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The appearance of whales on Earth

An artist's reconstruction of the 70-million-year old giant suspension-feeding bony fish Bonnerichthys as it cruises through the seaway covering what is today Kansas.
Image courtesy of Robert Nicholls, www.paleocreations.com

Whales are the largest creatures on Earth today, but new research in Science is showing how the evolution of these humongous marine mammals was linked to the evolution of some of the planet's smallest marine organisms tens of millions of years ago. It also describes how large, bony fish filled their place in the sea for more than 100 million years before the appearance of whales.

Dr. Matt Friedman with fossil skull.
Image courtesy of Oxford University

In the first study, Matt Friedman and colleagues highlight the discovery of several new examples of giant, filter-feeding fish that roamed the seas before modern baleen whales (and a variety of sharks and rays) eventually took their place in the food chain. Previously, researchers had believed that these ancient bony fish only existed for a short period of time, but these new fossils—which have been sitting in museums, either unexamined or misidentified—show that this group actually lived for more than 100 million years during the Mesozoic Era.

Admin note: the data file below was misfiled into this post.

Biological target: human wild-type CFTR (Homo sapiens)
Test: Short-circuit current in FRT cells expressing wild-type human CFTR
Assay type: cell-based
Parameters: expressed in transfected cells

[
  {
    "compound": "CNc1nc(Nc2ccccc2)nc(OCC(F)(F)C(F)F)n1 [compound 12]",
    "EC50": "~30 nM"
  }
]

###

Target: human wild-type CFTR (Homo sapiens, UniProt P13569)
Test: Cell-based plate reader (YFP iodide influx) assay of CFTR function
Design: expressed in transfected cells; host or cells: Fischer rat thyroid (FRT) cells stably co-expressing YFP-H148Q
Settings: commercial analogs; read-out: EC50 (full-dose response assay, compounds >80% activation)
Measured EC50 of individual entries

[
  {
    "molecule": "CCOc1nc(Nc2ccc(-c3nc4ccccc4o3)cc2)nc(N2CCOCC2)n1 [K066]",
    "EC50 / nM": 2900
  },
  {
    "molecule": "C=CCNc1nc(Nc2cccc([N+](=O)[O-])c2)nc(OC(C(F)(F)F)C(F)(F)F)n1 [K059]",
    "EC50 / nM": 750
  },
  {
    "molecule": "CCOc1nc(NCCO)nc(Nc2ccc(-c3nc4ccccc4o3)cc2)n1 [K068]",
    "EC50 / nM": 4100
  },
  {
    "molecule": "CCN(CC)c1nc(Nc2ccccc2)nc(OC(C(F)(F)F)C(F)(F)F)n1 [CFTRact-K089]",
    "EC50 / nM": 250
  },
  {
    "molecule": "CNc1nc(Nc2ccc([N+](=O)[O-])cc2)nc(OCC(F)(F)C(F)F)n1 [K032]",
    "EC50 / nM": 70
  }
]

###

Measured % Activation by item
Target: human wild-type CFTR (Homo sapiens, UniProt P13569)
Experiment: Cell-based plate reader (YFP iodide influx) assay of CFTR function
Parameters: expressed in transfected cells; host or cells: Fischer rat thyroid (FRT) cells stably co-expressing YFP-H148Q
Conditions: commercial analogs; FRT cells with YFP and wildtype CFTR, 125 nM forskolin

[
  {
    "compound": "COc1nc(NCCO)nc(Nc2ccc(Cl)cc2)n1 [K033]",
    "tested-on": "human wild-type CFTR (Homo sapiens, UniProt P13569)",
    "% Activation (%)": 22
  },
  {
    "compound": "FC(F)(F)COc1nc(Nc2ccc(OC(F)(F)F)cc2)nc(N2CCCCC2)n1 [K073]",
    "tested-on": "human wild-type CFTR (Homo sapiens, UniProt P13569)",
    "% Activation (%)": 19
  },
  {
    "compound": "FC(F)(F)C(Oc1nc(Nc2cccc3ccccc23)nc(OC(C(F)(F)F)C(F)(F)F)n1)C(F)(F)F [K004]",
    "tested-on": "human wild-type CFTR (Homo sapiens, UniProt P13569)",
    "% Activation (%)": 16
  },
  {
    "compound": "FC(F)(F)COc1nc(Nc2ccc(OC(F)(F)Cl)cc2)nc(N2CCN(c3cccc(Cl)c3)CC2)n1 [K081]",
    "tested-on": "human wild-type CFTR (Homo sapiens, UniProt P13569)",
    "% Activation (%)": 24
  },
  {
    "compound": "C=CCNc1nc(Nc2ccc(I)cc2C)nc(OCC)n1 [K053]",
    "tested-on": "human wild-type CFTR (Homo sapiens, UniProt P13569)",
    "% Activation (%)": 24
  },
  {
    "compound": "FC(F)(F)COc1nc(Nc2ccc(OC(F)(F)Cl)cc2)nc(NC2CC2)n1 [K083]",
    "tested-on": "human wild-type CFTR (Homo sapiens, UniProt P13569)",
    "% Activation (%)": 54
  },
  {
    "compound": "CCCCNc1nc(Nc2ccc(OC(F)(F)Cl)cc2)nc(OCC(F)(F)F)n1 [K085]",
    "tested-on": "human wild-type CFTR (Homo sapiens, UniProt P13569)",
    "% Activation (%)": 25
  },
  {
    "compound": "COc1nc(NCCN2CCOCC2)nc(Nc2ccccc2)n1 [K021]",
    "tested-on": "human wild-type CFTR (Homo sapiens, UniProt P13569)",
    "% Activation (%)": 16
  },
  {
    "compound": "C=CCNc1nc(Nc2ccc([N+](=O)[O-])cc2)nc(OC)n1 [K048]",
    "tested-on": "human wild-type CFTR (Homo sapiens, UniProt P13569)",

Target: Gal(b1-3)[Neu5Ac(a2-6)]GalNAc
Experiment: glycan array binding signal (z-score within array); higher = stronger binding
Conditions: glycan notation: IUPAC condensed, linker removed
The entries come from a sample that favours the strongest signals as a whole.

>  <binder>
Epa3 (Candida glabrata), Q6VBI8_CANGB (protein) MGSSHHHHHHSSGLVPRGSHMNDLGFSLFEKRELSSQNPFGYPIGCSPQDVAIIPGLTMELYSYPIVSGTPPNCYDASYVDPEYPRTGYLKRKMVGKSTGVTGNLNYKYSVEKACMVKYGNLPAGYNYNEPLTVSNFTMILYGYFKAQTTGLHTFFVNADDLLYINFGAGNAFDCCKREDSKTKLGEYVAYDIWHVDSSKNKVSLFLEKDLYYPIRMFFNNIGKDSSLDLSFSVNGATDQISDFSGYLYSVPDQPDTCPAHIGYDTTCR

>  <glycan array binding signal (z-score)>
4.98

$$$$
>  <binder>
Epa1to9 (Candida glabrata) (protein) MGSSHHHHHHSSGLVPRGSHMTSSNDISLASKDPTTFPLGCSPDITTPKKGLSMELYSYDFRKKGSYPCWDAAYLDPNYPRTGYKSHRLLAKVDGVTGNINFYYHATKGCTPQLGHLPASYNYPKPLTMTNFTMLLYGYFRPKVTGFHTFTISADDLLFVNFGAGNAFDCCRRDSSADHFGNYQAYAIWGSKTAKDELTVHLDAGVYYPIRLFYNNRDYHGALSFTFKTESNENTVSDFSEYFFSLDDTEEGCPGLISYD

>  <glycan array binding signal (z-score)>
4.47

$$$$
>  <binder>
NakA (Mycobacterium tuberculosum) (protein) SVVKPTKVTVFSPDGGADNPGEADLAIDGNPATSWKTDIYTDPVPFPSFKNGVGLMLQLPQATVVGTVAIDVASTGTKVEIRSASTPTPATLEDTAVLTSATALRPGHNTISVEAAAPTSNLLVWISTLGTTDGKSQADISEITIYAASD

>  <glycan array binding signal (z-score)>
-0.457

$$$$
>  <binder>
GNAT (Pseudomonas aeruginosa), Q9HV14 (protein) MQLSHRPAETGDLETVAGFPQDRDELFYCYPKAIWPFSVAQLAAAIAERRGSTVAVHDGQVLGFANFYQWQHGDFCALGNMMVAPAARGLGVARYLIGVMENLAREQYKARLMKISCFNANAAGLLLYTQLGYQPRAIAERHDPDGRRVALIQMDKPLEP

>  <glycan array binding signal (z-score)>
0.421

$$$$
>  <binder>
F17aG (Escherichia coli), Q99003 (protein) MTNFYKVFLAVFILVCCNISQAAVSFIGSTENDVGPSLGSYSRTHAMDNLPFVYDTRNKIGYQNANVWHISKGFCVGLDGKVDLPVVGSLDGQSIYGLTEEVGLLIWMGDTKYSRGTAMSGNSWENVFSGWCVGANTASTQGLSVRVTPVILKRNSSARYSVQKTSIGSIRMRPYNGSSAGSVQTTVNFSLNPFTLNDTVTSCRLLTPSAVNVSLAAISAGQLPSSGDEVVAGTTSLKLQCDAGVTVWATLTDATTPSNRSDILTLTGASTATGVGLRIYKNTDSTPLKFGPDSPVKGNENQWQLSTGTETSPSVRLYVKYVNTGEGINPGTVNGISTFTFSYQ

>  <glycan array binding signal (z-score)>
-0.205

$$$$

Using these old findings and analyzing new fossils, this group of researchers found that the massive filter feeders, which swallowed water with open mouths and filtered out food while water escaped through gill slits, lived from 170 to 65 million years ago. Over that time, they started the unique (and highly effective) filter-feeding strategies that can still be seen in the largest marine vertebrates living today.

Then, in a separate report, Felix Marx and Mark Uhen show that, as whales filled the vacant space left by those extinct, giant filter-feeders, the whales' evolution became controlled by the evolution of diatoms—a common type of phytoplankton and a staple of these filter-feeding whale's diet. These researchers also confirm that the climate during that time period had an effect on the whales' evolution.


This research appears in the 19 February 2010 issue of Science.